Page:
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Growing soybean demand helping offset record productionGrowing soybean demand helping offset record production

Soybean yields, exports projected to hit all-time highs.

August 15, 2016

2 Min Read
Growing soybean demand helping offset record production

The nation’s farmers are expected to harvest a record soybean crop for a second year in a row, according to the August U.S. Department of Agriculture “World Agricultural Supply & Demand Estimates” (WASDE) report.

Analysts and Iowa Soybean Assn. (ISA) experts said it’s a good that farmers and soybean organizations have worked hard to build demand. Even though prices won’t set any records, they’re not expected to drop significantly, which has accompanied colossal crops in the past.

U.S. soybean production is estimated at slightly more than 4 billion bu., the report said. That’s compared to 3.93 billion last year. The first survey-based national yield forecast is 48.9 bu. per acre, up 2.2 bu. from last month, according to the report.

“It’s a good thing we’ve built such a large demand base with these back-to-back-to-back big crops, along with production increases in South America,” said Grant Kimberley, ISA market development director. “The ISA, U.S. Soybean Export Council and national and state organizations have judiciously used checkoff dollars to market U.S. soybeans around the globe and build preference for our soybean products.”

With Brazil basically out of soybeans and continued strong domestic and foreign demand, analysts have said the U.S. is positioned well to be the supplier of choice for months to come.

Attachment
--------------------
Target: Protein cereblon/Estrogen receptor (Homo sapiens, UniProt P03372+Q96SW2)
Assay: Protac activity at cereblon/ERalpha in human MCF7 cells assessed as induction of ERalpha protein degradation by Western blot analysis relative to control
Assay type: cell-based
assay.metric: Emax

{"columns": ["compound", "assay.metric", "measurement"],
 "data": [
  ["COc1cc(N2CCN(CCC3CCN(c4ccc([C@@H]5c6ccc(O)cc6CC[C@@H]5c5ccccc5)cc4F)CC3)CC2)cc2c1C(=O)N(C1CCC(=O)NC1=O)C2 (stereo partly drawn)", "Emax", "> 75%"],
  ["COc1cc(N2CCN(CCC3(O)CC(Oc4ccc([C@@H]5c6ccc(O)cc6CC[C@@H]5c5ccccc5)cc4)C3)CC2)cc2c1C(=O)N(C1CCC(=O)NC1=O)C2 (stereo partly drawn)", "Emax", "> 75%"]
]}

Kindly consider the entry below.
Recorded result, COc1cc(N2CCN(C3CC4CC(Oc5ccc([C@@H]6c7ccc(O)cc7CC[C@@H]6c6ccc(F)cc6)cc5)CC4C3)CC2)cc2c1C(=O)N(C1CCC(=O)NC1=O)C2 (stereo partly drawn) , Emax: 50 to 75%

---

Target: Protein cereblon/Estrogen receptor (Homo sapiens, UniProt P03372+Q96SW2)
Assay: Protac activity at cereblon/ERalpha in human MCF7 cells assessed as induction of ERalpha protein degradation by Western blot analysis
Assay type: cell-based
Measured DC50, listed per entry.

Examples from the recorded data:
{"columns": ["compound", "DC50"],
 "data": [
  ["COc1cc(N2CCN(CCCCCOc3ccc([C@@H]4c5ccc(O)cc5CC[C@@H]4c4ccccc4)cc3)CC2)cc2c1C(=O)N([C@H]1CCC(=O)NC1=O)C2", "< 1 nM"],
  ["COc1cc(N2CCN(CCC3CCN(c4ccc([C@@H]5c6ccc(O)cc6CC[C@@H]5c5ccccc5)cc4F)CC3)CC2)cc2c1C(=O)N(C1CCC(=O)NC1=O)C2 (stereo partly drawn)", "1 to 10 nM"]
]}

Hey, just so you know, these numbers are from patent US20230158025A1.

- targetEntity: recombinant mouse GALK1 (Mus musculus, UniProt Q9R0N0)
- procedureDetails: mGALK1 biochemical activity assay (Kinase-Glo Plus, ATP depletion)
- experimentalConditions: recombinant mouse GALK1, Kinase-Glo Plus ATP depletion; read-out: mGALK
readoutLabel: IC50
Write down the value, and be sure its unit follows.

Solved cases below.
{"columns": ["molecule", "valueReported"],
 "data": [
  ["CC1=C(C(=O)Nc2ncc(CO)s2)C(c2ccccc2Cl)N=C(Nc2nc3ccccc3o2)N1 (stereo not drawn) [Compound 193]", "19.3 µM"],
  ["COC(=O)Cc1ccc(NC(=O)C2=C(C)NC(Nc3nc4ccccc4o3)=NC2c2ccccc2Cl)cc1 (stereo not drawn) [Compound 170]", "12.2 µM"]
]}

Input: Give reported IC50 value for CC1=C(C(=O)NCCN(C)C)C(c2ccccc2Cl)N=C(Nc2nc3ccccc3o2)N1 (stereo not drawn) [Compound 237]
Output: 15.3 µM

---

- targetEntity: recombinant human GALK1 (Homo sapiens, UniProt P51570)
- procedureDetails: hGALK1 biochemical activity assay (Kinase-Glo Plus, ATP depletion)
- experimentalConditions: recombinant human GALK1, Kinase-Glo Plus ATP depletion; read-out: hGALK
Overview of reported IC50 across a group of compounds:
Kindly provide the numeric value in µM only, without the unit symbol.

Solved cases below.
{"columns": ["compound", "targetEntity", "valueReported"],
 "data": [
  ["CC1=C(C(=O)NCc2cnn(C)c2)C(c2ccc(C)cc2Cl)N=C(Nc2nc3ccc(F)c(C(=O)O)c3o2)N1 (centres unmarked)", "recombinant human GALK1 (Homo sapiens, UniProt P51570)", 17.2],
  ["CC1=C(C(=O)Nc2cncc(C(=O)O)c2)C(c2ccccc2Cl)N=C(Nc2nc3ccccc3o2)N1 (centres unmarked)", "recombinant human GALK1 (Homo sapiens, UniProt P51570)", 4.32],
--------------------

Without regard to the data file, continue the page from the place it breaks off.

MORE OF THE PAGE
Commodities analyst and broker Al Kluis, owner of Kluis Commodities of Wayzata, Minn., said processors in China, the world’s top soybean buyer, are restocking at a feverish pace.

“They are on a tear and have a good track record (of buying) going forward,” he said.

According to the report, 2015-16 ending stocks are projected at 255 million bu., down 95 million from last month. Exports and soybean crush were increased 85 and 10 million bu., respectively, to end the year at 1.88 billion and 1.9 billion bu.

During the 2016-17 marketing year, the government predicts 1.94 billion bu. of soybeans will be crushed and 1.95 billion bu. exported. Yet, ending stocks are estimated at 330 million bu. due to record production, which is significantly higher than this year’s ending number, ISA noted.

“The record production is an indication of how much soybean genetics have been improved in recent years by investments of key life science companies,” said John Baize, an oilseed analyst from Falls Church, Va. “The yields are also a result of farmers doing a better job raising soybeans.”

Global soybean demand will help support prices. Baize said use is expected to increase by nearly 463 million bu. in 2016-17. Demand increased by nearly 600 million bu. in 2015-16 and more than 900 million bu. in 2014-15.

“No other commodity sector is seeing such rapid growth,” Baize said.

The U.S. season-average soybean price for 2016-17 is forecast at $8.35-9.35/bu., down 40 cents on both ends of the range, according to the report. 

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